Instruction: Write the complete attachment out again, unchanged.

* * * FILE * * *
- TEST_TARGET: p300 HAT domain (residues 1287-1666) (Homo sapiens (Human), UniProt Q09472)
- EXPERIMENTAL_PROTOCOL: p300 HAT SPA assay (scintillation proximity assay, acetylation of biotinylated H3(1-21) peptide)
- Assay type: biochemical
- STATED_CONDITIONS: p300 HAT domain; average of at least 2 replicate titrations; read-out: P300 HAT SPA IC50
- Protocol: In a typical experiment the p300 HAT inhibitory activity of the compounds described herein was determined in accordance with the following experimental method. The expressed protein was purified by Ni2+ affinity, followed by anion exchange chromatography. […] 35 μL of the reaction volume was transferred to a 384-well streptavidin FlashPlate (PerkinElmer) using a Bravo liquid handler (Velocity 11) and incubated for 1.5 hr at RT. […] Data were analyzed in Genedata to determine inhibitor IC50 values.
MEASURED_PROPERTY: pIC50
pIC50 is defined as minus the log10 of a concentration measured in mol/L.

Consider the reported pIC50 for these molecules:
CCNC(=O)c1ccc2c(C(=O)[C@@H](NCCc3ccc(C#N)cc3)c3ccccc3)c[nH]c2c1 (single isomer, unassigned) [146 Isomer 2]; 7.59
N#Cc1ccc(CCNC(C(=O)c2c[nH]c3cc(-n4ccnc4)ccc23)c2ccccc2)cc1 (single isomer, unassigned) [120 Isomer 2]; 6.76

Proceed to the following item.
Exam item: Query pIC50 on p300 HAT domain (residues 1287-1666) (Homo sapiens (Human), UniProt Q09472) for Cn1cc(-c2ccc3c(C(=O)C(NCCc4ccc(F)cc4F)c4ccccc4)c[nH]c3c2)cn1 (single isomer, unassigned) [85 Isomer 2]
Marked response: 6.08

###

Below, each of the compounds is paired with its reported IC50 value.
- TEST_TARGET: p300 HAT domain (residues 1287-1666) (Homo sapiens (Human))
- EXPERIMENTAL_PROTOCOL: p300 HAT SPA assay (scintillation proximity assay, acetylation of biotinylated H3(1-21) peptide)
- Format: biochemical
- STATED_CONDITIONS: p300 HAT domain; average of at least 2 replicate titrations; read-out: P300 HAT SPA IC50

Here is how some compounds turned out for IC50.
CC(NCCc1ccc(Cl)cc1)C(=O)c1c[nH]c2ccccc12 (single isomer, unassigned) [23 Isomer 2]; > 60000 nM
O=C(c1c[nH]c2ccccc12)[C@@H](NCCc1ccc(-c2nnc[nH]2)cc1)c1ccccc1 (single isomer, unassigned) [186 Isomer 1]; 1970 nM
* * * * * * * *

- TEST_TARGET: p300 HAT domain (residues 1287-1666) (Homo sapiens (Human), UniProt Q09472)
- EXPERIMENTAL_PROTOCOL: p300 HAT SPA assay (scintillation proximity assay, acetylation of biotinylated H3(1-21) peptide)
- Assay type: biochemical
- STATED_CONDITIONS: p300 HAT domain; average of at least 2 replicate titrations; read-out: P300 HAT SPA IC50
- Protocol: In a typical experiment the p300 HAT inhibitory activity of the compounds described herein was determined in accordance with the following experimental method. The expressed protein was purified by Ni2+ affinity, followed by anion exchange chromatography. […] 35 μL of the reaction volume was transferred to a 384-well streptavidin FlashPlate (PerkinElmer) using a Bravo liquid handler (Velocity 11) and incubated for 1.5 hr at RT. […] Data were analyzed in Genedata to determine inhibitor IC50 values.
MEASURED_PROPERTY: pIC50
pIC50 is defined as minus the log10 of a concentration measured in mol/L.

Consider the reported pIC50 for these molecules:
CCNC(=O)c1ccc2c(C(=O)[C@@H](NCCc3ccc(C#N)cc3)c3ccccc3)c[nH]c2c1 (single isomer, unassigned) [146 Isomer 2]; 7.59
N#Cc1ccc(CCNC(C(=O)c2c[nH]c3cc(-n4ccnc4)ccc23)c2ccccc2)cc1 (single isomer, unassigned) [120 Isomer 2]; 6.76

Proceed to the following item.
Exam item: Query pIC50 on p300 HAT domain (residues 1287-1666) (Homo sapiens (Human), UniProt Q09472) for Cn1cc(-c2ccc3c(C(=O)C(NCCc4ccc(F)cc4F)c4ccccc4)c[nH]c3c2)cn1 (single isomer, unassigned) [85 Isomer 2]
Marked response: 6.08

###

Below, each of the compounds is paired with its reported IC50 value.
- TEST_TARGET: p300 HAT domain (residues 1287-1666) (Homo sapiens (Human))
- EXPERIMENTAL_PROTOCOL: p300 HAT SPA assay (scintillation proximity assay, acetylation of biotinylated H3(1-21) peptide)
- Format: biochemical
- STATED_CONDITIONS: p300 HAT domain; average of at least 2 replicate titrations; read-out: P300 HAT SPA IC50

Here is how some compounds turned out for IC50.
CC(NCCc1ccc(Cl)cc1)C(=O)c1c[nH]c2ccccc12 (single isomer, unassigned) [23 Isomer 2]; > 60000 nM
O=C(c1c[nH]c2ccccc12)[C@@H](NCCc1ccc(-c2nnc[nH]2)cc1)c1ccccc1 (single isomer, unassigned) [186 Isomer 1]; 1970 nM